1. The rising concerns about non-labeling of what was in meat got us worried about cross contamination. For example, do you remember all of the meat glue news articles? In the USA you don't have to label whether meat glue, which could contain gluten by products, was present in meat.
2. In general, you just can't be sure for the same above labeling reasons WHAT is actually in your meat. Is it by products from 'higher' end processing just put together, is it a dirty part of the animal not labeled as such?
3. Fish on the other hand appears to be processed in less of a filthy way, and it is less likely to have circumstances when you don't know if the fish you are eating is actually what you think you are eating (although there were recent cases in NYC of being given cheaper fish than requested as sushi restaurants).
4. Working in the Autism field I have been familiar with Temple Grandin's work to make meat farms and factors for animal rights sound. Unfortunately, we aren't living up to the standards we tout and the technology she helped develop in this field. It sickens me to see the conditions in which farm animals are bred, treated, and killed for meat. I know fish are also bred and killed in farms in many cases but these conditions seem to be a lot better off than for land animals.
5. I was having issues with cholesterol and salt intake, and the doctor recommended that because of my diet I eat less meat since this was mainly what I added salt to.
With the above in mind we embarked on our Pecatarian, with Mike being more of a Flexitarian (occasionally (5 times during the year) eating meat, journey. While it is just now beginning to get a bit tedious and I am craving meat more, it have been a thought provoking and healthy experience. I have become more lean in figure and appearance, seem to have gained muscle and have lost about 15 pounds, I feel less full and exhausted after I eat, and I seem to have a lot more energy. It also has helped increased my HDL and reduce my LDL, an added benefit of fish consumption over going entirely vegetarian.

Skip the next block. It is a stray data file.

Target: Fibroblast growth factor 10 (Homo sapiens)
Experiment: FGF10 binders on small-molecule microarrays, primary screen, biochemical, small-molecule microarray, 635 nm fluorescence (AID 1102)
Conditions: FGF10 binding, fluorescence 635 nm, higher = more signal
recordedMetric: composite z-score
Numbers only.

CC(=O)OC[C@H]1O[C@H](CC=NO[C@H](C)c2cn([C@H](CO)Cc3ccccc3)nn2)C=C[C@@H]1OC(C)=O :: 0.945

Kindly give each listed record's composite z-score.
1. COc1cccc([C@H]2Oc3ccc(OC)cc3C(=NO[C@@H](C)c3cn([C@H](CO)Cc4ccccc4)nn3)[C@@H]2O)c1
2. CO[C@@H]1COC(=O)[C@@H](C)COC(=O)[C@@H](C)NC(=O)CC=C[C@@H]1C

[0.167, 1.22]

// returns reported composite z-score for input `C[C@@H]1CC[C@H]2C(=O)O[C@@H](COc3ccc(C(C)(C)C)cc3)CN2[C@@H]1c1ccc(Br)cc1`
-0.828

It has also allowed me to play around more with recipes, and seafood in general. Before this, my meals were always the typical meat, starch, and vegetable. While this is standard, it isn't necessarily the most holistic approach to nurturing your body. I have no become creative with my meals, and more open to experimenting since eliminating meat. In addition, I had always had an aversion to seafood because it was never eaten in my family, but now I love it! It isn't the staple of every meal we eat, but we like having fun when we add it.
The only down side to this adventure? I appear to now have low Iron, which for me was always an issue. I am still working on fixing this issue and it isn't TOO low but I've been bruising easier and haven't been allowed to donate blood the past two times I attempted. It's a easy fix though, if only I could remember to take my iron pills or eat more iron rich vegetables! Hopefully the post wedding lull will make make this easier!
So there you have it, our reasons, seen benefits, and experienced cons of going Pescatarian. Have you had any experiences yourself?
While this is right for us now, Mike and I do agree that it might not be a life long change or something we will stick to 100%. For example, if we were to move someplace where local meats were an option, and where we knew the animals were well treated and valued by their care takers we might take it up again. Or, if we had the opportunity to try some rare meats on our traveling adventures we might have a taste. But for now it works, and boy oh boy was it well worth it to experience eating fish on the marina in Cabo San Lucas during our Honeymoon that had been caught hours before in the sea we over looked! What a great experience for us to have, and what wonderful food!